MKR team got death threats (spoiler)

Last updated 16:19 07/02/2013
Channel Seven

My Kitchen Rules contestants Jessie and Biswa get teary after their dishes don't earn rave reviews from the judges.

Relevant offers


Australian news bulletin shows a second New Zealand to the east of New Zealand Ex-Shortland Street star KJ Apa and Cole Sprouse put their bromance to the test 80s heartthrobs BROS announce one-off show in Sydney Former Shortland Street star KJ Apa got death threats over involvement in A Dog's Purpose Movie review: From the Land of the Moon is creepy, misogynistic, laugh-out-loud rubbish Graeme Tuckett's movies: Guardians of the Galaxy 2 has a mild dose of sequelitis Fashion secrets from celebrity stylist Elizabeth Saltzman Reality TV star Caitlyn Jenner is considering running for office Bruno Mars coming to New Zealand, promoters hint A Star Wars first? Lucasfilm president fails to shoot down gay fan theory

Two contestants on the hit TV show My Kitchen Rules have spoken of their shock at the racist comments and death threats surrounding their appearance on the series.

Jessie Khan and Biswa Kamila unwittingly become two of the most hated figures on Australian TV over the rude comments they made about the other contestants' food.

The women, who were given the uobeat nicknames "the Spice Girls" for the show, were the subject of vicious Twitter and Facebook abuse.

Speaking after their eviction yesterday, they said that despite the vitriol, they eventually want their own television show.

"The thing I am concerned about is the race comments, that worries me," Kamila said. "We are caught between two worlds. The Indian community doesn't want to adopt us, the Australians just think we are a***holes."

Khan said they made an error of not treating the show as a game. Instead they entered the series with the premise of only wanting to have "fun".

"If I was in their (viewers) shoes maybe I would be thinking the same like, 'these girls - I can't believe it, s*** just falls out of their mouths'," Khan said.

"We've had death threats, but I don't take it seriously - it is all social media anyway."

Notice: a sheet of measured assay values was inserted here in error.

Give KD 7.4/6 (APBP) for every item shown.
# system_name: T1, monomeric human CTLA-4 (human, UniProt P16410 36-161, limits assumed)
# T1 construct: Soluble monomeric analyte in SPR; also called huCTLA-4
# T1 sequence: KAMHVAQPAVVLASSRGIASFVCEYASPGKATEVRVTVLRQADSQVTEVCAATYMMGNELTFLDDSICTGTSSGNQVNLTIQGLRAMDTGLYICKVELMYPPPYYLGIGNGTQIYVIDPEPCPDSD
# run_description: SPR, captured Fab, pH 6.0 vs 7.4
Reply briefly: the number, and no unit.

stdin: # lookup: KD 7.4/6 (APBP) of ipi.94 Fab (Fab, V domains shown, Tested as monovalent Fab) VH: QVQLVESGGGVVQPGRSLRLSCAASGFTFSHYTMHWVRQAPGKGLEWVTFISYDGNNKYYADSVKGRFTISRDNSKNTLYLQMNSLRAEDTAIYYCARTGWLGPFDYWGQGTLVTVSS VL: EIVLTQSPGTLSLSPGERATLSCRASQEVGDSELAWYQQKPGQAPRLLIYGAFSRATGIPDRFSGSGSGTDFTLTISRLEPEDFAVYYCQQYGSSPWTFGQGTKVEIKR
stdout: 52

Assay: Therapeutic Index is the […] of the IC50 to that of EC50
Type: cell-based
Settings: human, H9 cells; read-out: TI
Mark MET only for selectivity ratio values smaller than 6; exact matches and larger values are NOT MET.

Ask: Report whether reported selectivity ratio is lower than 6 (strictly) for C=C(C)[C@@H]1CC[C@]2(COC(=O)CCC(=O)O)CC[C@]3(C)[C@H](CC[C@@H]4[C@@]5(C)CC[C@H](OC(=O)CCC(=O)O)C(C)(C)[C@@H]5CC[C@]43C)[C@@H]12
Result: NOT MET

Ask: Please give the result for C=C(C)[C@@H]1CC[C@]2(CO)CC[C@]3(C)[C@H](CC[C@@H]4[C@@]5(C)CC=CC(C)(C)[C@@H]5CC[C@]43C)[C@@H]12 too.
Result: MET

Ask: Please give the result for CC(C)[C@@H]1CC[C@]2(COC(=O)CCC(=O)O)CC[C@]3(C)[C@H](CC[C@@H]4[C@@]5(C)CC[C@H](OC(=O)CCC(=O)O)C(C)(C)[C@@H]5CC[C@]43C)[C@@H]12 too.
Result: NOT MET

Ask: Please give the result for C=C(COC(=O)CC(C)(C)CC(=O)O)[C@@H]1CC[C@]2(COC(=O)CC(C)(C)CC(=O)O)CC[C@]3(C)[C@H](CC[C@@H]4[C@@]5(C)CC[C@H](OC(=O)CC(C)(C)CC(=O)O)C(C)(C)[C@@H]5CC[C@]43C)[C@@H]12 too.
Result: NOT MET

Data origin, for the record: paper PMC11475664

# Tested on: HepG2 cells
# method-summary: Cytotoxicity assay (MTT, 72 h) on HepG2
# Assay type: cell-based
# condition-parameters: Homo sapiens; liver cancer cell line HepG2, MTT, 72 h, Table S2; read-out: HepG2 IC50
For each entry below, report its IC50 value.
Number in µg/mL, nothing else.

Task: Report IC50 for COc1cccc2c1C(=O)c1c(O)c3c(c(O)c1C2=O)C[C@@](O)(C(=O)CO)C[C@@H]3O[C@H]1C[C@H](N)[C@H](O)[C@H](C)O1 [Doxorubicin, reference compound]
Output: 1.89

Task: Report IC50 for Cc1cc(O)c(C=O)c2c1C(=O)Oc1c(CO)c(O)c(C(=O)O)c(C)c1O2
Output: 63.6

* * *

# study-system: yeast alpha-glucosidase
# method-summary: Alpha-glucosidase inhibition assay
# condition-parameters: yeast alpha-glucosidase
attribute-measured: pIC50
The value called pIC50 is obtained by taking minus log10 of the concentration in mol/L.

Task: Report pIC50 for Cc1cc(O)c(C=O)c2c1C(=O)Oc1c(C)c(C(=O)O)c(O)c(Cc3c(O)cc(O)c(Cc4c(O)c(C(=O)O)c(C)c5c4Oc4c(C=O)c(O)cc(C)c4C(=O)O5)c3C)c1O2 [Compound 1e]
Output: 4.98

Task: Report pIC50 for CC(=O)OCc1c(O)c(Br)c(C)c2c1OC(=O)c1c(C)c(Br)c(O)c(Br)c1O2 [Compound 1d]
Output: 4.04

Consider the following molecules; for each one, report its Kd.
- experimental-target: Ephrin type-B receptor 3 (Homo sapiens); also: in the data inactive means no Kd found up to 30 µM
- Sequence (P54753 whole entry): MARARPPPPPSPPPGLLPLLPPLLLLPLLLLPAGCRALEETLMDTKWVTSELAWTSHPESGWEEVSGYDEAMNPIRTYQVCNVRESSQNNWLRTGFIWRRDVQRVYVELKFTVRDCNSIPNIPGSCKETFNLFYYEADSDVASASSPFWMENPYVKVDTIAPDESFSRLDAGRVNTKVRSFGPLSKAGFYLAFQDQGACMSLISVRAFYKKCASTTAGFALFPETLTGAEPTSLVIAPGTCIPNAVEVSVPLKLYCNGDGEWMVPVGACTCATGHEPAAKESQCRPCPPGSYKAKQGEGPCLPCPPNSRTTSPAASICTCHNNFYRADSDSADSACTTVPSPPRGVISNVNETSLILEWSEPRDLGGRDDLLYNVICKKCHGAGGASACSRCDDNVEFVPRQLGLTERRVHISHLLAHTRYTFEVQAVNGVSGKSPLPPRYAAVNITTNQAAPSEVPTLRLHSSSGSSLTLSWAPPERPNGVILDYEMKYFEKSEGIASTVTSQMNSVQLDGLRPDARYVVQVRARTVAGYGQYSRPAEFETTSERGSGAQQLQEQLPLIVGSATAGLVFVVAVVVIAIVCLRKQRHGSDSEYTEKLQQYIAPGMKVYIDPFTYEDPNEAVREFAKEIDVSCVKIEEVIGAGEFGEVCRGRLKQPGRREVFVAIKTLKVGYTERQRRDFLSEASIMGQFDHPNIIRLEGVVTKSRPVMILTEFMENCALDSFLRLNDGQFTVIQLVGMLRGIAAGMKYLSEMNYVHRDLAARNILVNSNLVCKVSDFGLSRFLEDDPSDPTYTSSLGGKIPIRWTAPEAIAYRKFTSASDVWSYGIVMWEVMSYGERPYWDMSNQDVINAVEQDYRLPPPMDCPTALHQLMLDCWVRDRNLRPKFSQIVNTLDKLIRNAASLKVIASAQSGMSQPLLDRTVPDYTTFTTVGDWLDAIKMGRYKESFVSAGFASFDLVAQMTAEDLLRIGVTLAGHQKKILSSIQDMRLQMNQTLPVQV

Far from being shielded by their own community, Kamila said the pair are frowned upon by many Indian-Australians and now loathed by some TV viewers in wider Australia.

"It's been very surprising," said Kamila. "We've been stuck between a rock and a hard place, our community doesn't want to adopt us, Australians think we're just weird people. We don't really have anyone to support us but our parents and friends who actually know who were are."

Kamila moved to Australia from India when she was eight and Khan moved here from Bangladesh when she was nine. They have been inseparable since meeting in high school in Sydney's eastern suburbs.

Kamila said because of their distinct personalities both she and Khan have often received negative judgments even before they appeared on television.

"From our community we have always had people who have disliked us," Kamila said. "People never really took a liking to us because maybe we're just different from them.

"It took us a long time to not be afraid of what we want to say and do," she said. "Now that we know who we are, you know what, I don't really care what other people have to say about us."

She said neither she nor Khan minded viewers judging them for their appearance on the show. "I don't really hold anything against anybody, it's just how people are," Kamila said. But she said the racist comments were disturbing, even though the pair have done their best to avoid reading sites such as Twitter.

"I'm just hoping for the heat to go down a bit," Kamila said.

When asked why she and Khan made rude comments about other people's food on My Kitchen Rules, she said the pair were simply trying to be funny and almost forgot there were cameras in the room.

Ad Feedback

"We never really realised how we were until after the show was aired," she said. "It was like 'oh my god, look how it looks to other people'.

"When we're together we just forget everything, we forget there's a mic, we forget there's a camera, we're just two best friends having a chat."

She said it was a little startling watching the show back. But she and Khan knew what they meant at the time.

"I knew I never meant any ill feeling by it. We have great respect for every other contestant. We never said anything as a personal attack, we always framed it in a joking way and it was about the food and it was never about them," she said.

"[It's] the way it's been shot as well. I understand how people are feeling. We are perceived as saying we don't like anything but there is nothing further from the truth," she said.

The massive ratings surrounding the pair's appearance is sure to make TV executives sit up and take notice.

Kamila admits they would love their own show, or at least guest appearances as lifestyle or food reporters.

"We would love to be a duo on TV," Kamila said. "Once we went on TV, we loved every moment of it.

"That's just how we are, we just want to have fun with everything. We would love to do a lifestyle or cooking segment or fashion. Food is the most important part of our lives so we would love to do something like that," she said.

Adding salt to the wound of being the first eliminated, the pair scored the lowest ever total for MKR when they received just 41 points.

That dented Khan and Kamila's pride.

"We had big expectations on ourselves and to not meet that high standard was really disappointing," Khan said.

"At the end of our cook-off we knew we were probably going to go home."

As for their elimination, Kamila said it was "absolutely the pressure" which wrecked their cooking efforts.

- with AAP

- Sydney Morning Herald

Special offers

Featured Promotions

Sponsored Content